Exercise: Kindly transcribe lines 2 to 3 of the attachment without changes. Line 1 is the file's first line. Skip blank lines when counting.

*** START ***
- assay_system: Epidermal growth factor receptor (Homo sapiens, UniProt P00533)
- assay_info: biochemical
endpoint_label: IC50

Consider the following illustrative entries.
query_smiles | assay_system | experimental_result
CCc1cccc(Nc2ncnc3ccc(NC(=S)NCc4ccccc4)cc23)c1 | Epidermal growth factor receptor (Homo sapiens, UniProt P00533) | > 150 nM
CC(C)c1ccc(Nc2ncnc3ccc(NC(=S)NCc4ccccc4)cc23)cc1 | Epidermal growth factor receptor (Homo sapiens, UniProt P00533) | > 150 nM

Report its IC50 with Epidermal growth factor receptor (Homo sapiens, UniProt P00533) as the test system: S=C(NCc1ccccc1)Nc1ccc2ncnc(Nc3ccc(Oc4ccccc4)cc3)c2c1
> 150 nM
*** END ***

- assay_info: biochemical
endpoint_label: IC50